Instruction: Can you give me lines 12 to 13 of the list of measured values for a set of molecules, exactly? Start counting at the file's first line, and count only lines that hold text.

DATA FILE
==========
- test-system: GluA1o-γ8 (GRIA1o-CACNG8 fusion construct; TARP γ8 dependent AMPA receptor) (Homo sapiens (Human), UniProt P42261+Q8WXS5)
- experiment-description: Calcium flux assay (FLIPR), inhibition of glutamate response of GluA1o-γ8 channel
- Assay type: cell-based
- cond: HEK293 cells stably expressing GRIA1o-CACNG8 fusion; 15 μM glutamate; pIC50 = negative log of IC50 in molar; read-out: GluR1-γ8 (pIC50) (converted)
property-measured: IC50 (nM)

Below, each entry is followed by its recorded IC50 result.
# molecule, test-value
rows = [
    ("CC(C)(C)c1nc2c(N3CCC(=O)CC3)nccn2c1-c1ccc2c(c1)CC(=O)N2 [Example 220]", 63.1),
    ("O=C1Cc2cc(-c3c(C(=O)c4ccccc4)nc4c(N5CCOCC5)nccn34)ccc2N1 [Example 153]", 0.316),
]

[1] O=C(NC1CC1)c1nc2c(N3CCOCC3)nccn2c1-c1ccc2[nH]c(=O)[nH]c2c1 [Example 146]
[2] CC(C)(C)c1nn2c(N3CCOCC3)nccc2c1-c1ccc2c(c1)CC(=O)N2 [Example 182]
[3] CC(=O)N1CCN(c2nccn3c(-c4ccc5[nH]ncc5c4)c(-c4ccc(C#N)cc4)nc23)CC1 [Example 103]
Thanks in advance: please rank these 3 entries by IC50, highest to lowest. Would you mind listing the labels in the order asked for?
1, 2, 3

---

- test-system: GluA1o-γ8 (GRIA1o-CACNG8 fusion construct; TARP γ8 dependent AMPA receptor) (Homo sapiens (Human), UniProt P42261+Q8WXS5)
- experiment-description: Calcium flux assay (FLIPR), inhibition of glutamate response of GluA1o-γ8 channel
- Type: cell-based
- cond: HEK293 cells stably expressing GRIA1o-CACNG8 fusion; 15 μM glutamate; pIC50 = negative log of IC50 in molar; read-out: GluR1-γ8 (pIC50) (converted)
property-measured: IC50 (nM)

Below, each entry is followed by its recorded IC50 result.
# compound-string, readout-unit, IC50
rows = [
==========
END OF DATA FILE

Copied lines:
[1] O=C(NC1CC1)c1nc2c(N3CCOCC3)nccn2c1-c1ccc2[nH]c(=O)[nH]c2c1 [Example 146]
[2] CC(C)(C)c1nn2c(N3CCOCC3)nccc2c1-c1ccc2c(c1)CC(=O)N2 [Example 182]